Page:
• An annuity plan,
                        • A tax-sheltered annuity plan (section 403(b) plan),
                        • A deferred compensation plan of a state or local government (section 457 plan), or
                        • An IRA."
                        So it sounds like this is a new rule as of this year, but since Roth 401Ks/403bs were just "invented" last year, can't blame them.

                        And of course, later in the same chapter:

                        "Must You Withdraw or Use Assets?

                        You are not required to take distributions from your Roth IRA at any age. The minimum distribution rules that apply to traditional IRAs do not apply to Roth IRAs while the owner is alive. However, after the death of a Roth IRA owner, certain of the minimum distribution rules that apply to traditional IRAs also apply to Roth IRAs as explained later under Distributions After Owner's Death."

                        So of course there is no Required Minimum Distribution for the owner of a Roth, no matter whether the money funding it came from contributions to a Roth IRA or contributions to a 401K that was rolled over to an IRA and converted to a Roth IRA or contributions to a Roth 403b that was rolled over to a Roth IRA. Readers should be aware that the employer match in a Roth 401K/403b is NOT after-tax, and I'm not entirely clear whether one could just rollover the Roth portion of it into a Roth IRA and the traditional portion into a traditional IRA or whether you'd have to pay the taxes to convert it all.
                         
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                        AndyFromMDTAXES

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                          You know, I think I might have missed the boat on this one. I spent some time looking into the rules, and I did find that the rules:

                          1. Mandate a minimum distribution from Roth 401k and Roth 403b accounts, but

                          2. Do not require a minimum distribution from a Roth IRA.

                          You would think the IRS would tell us what happens if you roll your Roth 403b money over into a Roth IRA with respect to required minimum distributions. But I couldn't find anything.

                          I'll make sure to let you know if I find out anything different if and when I have a chance to look a little further into these rules.
                           

                          The White Coat Investor

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                            You would think the IRS would tell us what happens if you roll your Roth 403b money over into a Roth IRA with respect to required minimum distributions. But I couldn't find anything.

                            I'll make sure to let you know if I find out anything different if and when I have a chance to look a little further into these rules.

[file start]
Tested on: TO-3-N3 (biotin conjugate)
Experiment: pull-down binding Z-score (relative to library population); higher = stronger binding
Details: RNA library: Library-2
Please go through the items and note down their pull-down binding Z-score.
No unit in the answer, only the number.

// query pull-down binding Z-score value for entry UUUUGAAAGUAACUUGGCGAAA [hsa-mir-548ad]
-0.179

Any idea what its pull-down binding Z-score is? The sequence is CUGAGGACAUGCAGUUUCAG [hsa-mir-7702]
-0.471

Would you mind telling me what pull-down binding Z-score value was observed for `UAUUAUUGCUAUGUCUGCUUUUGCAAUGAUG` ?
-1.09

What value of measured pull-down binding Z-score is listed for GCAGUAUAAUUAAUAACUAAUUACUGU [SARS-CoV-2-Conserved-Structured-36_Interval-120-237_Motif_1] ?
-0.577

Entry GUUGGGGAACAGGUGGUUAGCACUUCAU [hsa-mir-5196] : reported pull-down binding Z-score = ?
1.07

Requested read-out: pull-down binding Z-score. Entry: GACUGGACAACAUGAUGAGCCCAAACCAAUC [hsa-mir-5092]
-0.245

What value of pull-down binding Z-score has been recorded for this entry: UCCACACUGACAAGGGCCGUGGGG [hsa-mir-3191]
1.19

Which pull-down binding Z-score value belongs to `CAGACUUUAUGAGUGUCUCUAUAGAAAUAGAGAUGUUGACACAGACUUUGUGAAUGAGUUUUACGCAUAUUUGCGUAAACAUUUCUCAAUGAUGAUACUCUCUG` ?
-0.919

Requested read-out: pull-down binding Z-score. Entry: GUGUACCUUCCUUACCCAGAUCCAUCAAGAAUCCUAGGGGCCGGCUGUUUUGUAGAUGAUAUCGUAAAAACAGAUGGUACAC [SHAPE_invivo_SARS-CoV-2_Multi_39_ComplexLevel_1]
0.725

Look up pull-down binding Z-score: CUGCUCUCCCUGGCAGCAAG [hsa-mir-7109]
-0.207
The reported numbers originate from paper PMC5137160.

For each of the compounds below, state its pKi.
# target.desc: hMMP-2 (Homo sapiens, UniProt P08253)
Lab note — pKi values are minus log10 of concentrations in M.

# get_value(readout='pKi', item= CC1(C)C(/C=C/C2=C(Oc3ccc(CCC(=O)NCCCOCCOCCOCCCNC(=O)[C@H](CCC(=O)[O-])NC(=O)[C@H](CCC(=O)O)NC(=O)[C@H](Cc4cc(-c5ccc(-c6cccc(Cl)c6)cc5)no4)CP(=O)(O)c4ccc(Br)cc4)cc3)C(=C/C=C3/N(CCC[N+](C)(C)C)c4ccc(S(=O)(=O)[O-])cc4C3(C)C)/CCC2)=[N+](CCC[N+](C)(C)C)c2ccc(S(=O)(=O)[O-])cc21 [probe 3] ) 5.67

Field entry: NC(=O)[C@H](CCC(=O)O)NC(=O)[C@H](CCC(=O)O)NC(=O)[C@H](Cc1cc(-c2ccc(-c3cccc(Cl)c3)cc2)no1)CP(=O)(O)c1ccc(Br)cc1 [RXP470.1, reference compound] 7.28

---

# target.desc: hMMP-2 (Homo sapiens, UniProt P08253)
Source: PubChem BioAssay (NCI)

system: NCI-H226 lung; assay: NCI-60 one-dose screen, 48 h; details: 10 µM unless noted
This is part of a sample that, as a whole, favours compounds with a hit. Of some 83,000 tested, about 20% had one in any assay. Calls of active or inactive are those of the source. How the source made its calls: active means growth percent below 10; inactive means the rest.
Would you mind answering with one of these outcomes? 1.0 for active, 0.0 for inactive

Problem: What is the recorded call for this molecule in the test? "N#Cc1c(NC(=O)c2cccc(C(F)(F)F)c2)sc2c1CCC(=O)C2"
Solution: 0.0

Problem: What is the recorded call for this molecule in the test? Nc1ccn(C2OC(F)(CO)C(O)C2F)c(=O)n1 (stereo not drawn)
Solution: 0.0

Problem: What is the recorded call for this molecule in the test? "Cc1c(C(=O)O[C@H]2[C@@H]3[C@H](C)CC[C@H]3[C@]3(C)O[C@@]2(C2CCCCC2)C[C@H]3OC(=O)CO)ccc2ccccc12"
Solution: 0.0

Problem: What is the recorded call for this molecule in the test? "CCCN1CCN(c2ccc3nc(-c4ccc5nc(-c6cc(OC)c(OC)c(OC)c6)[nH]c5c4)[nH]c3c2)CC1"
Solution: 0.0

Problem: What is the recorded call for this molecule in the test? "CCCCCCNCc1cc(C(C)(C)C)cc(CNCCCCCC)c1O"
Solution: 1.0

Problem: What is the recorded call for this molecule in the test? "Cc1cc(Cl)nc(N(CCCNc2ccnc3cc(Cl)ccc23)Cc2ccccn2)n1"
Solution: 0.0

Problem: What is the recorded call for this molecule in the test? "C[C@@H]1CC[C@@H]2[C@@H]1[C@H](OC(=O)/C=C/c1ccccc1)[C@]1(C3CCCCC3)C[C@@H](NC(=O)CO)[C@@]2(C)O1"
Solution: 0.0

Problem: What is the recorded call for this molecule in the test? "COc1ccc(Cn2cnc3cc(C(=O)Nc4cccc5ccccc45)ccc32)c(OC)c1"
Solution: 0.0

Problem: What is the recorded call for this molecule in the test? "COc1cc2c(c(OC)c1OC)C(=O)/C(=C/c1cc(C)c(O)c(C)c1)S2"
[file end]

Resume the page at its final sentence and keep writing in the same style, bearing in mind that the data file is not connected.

Ahh...cut em some slack. The IRS can't be expected to think of all this stuff beforehand, can they? Seriously though, I'm sure they'll clarify it in a year or two. But I don't think it would make any sense to require RMDs on Roth IRAs. The point of RMDs IMHO is to make sure the person pays taxes on the money at some point during his life. The money in a Roth IRA (and a Roth 403b) HAS been taxed at some point during his life, hence no need to require RMDs from him (but his heir will still have them.)
                             

                            dillonkor

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                              Just want to say thank you for this 10-year-old thread! As a resident I have very small amount available for retirement contribution (<$5k). My employer offers Roth TSA without any match, so I'm facing the exactly same question as the OP.

                              As I understand the conclusion of this thread and applying to my circumstances, I will open up and max Roth IRA first and Roth TSA the next.

                              Are there anything different now in 2018 that I should be aware as I proceed with my choice?
                               

                              RangerBob

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                                Just want to say thank you for this 10-year-old thread! As a resident I have very small amount available for retirement contribution (<$5k). My employer offers Roth TSA without any match, so I'm facing the exactly same question as the OP.

                                As I understand the conclusion of this thread and applying to my circumstances, I will open up and max Roth IRA first and Roth TSA the next.

                                Are there anything different now in 2018 that I should be aware as I proceed with my choice?

                                One thing to consider is that in many states IRA's do not enjoy the same protection from creditors as 401k/403b's. Of course, if you practice good medicine and have good malpractice coverage, it should hopefully not be an issue, but if you're more the nervous type, it's worth looking into how your state (and future state you plan to settle in) look at IRA's.